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Wolverhampton Intellectual Repository and E-Theses > School of Sport, Performing Arts and Leisure > Research Centre for Sport, Exercise and Performance > Sport Performance > Effect of training on accumulated oxygen deficit and shuttle run performance.

Please use this identifier to cite or link to this item: http://hdl.handle.net/2436/17072
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Title: Effect of training on accumulated oxygen deficit and shuttle run performance.
Authors: Ramsbottom, Roger
Nevill, Alan M.
Seager, R. D.
Hazeldine, R. J.
Citation: The Journal of Sports Medicine and Physical Fitness, 41(3): 281-290
Publisher: Minerva Medica
Issue Date: 2001
URI: http://hdl.handle.net/2436/17072
PubMed ID: 11533556
Additional Links: http://www.ncbi.nlm.nih.gov/sites/entrez?cmd=Retrieve&db=pubmed&dopt=AbstractPlus&list_uids=11533556&query_hl=1
http://direct.bl.uk/bld/PlaceOrder.do?UIN=024400918&ETOC=RN&from=searchengine
Abstract: BACKGROUND: The purpose of the present study was to investigate changes in physiological, metabolic and performance parameters resulting from an intense 6 week training programme. METHODS: Sixteen volunteers were divided into a control (CN; 4 men and 2 women) and training group (TR; 6 men and 4 women). Laboratory measures included maximal aerobic power (VO2max), submaximal oxygen uptake (10.5 percent or 6 degrees treadmill inclination) and accumulated oxygen deficit (AOD). Performance was assessed during 20 metre shuttle run tests (PST, progressive shuttle run test; HIST, high intensity shuttle run test). RESULTS: TR improved their HIST performance (m) significantly compared with CN, identified by a significant "group-by-training" interaction (p<0.01). Similarly, AOD values improved more in TR compared with CN (p<0.01). There was a trend for TR to further reduce blood pH values after training compared with CN, although this decrease (approximately 0.05 units) did not attain statistical significance. The change in AOD was strongly correlated with the change in run time to exhaustion (r=0.76, p<0.01) and the change in estimated total work output (r=0.69, p<0.01) during 10.5 percent gradient running and modestly correlated with the change in HIST performance (r=0.49, p<0.05, assuming a directional test). CONCLUSIONS: The results of the present study suggest changes in the anaerobic capacity, determined as AOD, due to training may be reflected in corresponding changes in laboratory and field performance.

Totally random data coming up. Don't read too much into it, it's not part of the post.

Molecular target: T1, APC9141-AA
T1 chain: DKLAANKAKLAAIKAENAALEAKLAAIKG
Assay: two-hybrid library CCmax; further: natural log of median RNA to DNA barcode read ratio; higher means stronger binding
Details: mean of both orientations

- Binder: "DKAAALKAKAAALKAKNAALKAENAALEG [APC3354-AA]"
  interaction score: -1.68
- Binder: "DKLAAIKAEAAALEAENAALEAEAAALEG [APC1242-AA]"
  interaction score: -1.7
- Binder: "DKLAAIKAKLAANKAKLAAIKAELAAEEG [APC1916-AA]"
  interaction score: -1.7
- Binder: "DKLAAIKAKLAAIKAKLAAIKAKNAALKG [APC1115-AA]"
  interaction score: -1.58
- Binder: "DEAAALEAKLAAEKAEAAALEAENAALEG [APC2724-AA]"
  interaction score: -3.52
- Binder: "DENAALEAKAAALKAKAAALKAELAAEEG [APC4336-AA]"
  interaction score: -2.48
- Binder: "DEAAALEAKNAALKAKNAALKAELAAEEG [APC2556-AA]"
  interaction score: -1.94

Type: Article
Language: en
Description: Metadata only
Keywords: Female athletes
MeSH: Adult
Anaerobic Threshold
Analysis of Variance
Exercise Test
Exercise Tolerance
Female
Humans
Hydrogen-Ion Concentration
Lactates
Male
Oxygen
Oxygen Consumption
Running
ISSN: 0022-4707
Appears in Collections: Sport, Exercise and Health Research Group
Sport Performance
Learning and Teaching in Sport, Exercise and Performance

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